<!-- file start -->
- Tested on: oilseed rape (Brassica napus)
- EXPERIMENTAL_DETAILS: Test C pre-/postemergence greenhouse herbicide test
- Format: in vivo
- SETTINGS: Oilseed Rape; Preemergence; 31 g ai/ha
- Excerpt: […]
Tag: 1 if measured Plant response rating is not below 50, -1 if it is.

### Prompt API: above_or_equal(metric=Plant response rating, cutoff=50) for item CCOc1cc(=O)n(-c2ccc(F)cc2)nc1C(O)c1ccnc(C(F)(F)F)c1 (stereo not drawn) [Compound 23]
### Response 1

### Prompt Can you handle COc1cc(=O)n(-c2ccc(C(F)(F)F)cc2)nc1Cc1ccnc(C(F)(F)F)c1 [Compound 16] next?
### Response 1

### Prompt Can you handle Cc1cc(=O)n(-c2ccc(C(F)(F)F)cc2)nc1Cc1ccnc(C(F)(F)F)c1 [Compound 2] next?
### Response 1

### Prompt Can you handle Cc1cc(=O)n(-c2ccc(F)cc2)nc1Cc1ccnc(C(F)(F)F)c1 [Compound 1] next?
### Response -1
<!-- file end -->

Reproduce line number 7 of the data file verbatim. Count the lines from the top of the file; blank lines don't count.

### Prompt API: above_or_equal(metric=Plant response rating, cutoff=50) for item CCOc1cc(=O)n(-c2ccc(F)cc2)nc1C(O)c1ccnc(C(F)(F)F)c1 (stereo not drawn) [Compound 23]